jour-de-fete-french-movie-poster-md.jpg

1.  Jour de Fete (1949) Jacques Tati, France

2.  Late Spring (1949) Yasujiro Ozu, Japan

3.  Stray Dog (1949) Akira Kurosawa, Japan

4.  Le Silence de la Mer (1949) Jean-Pierre Melville, France

5.  Such a Pretty Little Beach (1949) Yves Allegret, France

Bogie--  I just watched "Such A Pretty Little Beach" last week. The French have never gotten over their love for Gérard Philipe.

 And when you see him in a performance like this one, you can understand why they still hold him in such high regard.

In some ways his national screen image reminds me of Toshiro Mifune's --

Both men were handsome and talented young actors who came to be associated with the après-guerre culture of their respective countries.  And they both contributed to the cultural healing of their war-torn nations in  the subject matter of their movies and in the recommencement of national cultural entertainment.

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  1. Late Spring, Yasujiro Ozu, Japan
  2. Bitter Rice, Giuseppe de Santis, Italy
  3. Stray Dog, Akira Kurosawa, Japan
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The 1950 Academy Awards gave an honorary award to …

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The Walls of Malapaga (1949) Rene Clement, France

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The winner of the 1949 Prix Louis Delluc Best Picture was …

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Rendezvous In July (1949) Jacques Becker, France

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The 1952 Danish Bodil Award for Best European Picture went to …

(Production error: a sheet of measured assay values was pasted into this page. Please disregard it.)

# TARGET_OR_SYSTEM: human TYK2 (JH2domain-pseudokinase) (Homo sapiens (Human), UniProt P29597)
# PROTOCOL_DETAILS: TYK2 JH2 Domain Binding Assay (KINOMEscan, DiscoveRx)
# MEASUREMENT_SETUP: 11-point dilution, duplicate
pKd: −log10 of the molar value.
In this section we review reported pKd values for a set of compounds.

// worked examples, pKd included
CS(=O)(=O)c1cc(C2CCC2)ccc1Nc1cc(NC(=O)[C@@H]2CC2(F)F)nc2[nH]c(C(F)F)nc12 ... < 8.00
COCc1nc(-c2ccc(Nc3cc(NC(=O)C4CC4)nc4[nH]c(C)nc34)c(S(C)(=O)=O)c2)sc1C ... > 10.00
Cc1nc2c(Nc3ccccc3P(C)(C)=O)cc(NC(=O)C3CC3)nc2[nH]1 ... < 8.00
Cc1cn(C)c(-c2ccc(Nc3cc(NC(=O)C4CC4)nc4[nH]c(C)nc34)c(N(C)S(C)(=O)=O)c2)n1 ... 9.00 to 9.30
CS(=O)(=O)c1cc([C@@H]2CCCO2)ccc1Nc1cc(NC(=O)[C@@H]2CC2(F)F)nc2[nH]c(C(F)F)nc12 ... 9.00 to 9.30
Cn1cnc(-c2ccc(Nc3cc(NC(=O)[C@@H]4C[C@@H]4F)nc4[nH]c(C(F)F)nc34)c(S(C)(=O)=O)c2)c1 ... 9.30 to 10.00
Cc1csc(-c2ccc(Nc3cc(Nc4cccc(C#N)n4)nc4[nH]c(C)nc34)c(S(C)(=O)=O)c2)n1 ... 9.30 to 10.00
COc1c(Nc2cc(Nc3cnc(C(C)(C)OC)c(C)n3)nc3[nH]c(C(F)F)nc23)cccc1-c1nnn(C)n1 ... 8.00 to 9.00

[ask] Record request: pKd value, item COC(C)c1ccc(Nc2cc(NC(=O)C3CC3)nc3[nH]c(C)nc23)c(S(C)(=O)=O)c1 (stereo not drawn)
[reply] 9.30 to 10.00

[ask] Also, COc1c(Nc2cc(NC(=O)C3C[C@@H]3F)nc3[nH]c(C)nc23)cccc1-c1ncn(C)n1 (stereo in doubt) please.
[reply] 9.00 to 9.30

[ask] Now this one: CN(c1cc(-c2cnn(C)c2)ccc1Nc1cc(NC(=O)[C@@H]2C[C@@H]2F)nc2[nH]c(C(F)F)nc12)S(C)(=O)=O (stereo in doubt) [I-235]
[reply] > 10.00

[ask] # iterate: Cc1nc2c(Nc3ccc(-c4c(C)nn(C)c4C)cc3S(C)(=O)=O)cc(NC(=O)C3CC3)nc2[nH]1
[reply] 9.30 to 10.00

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Only a Mother (1949) Alf Sjoberg, Sweden

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Stray Dog is probably my favorite Kurosawa film and one of my favorite films ever. The crime film becomes the perfect vehicle for expressing what the defeat in the war meant as the changes occur on a daily level. Few films have used music as effectively as this one does. The different kinds of music reflect the contrasts the new Japan must confront. The climax of Stray Dog, when the policeman and the criminal, both of them young veterans, struggle in full daylight near a suburban development where a woman in a nearby house plays classical music on the piano, is one of the sublime moments in film.

I also like Le silence de la mer. A friend who's a film noir maven raved about Such a Pretty Little Beach, so I would like to see that one. TCM recently showed The Walls of Malapaga, which I liked, and would probably like very much in a fully restored print (TCM's wasn't too good).

I need to keep Ozu's Early/Late/Spring/Summer movies straight in my mind. One is my favorite among the Ozu films I've seen (Late Spring), one I like a lot (Early Summer), and one I'm less fond of (Early Spring), though I really like the young woman who plays Goldfish. It seems clear that 1949, an excellent year for English-language films, was also a fine year worldwide.

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Since no one else listed it, I'll say a little something about The Quiet Duel. It's one of Kurosawa's lesser known films, but I thought it was still above average. It stars Toshiro Mifune as a doctor who became infected with syphilis while treating a patient during the war. He's kept his diagnosis a secret due to the social stigma attached to the disease, and he struggles with the expectations of his fiancee (Miki Sanjo) and his father (Takashi Shimura). When a new nurse (Noriko Sengoku) begins working at his clinic, Mifune may find an ally in his fight against the disease.

As I said, the movie is lesser known, and it's one of the few of Kurosawa's films without a Criterion release. I saw it many years ago on a now out-of-print disc. It remains one of only two of the director's movies that I don't have a personal copy of. Mifune is very good in a role that's a near 180 degree change from his roles in the previous Drunken Angel or the subsequent Stray Dog. He displays a quiet dignity, as well as an inner turmoil, with less of his big Mifune moments that he displays in other films although there was still some of that, too. I'd really like to see the movie again.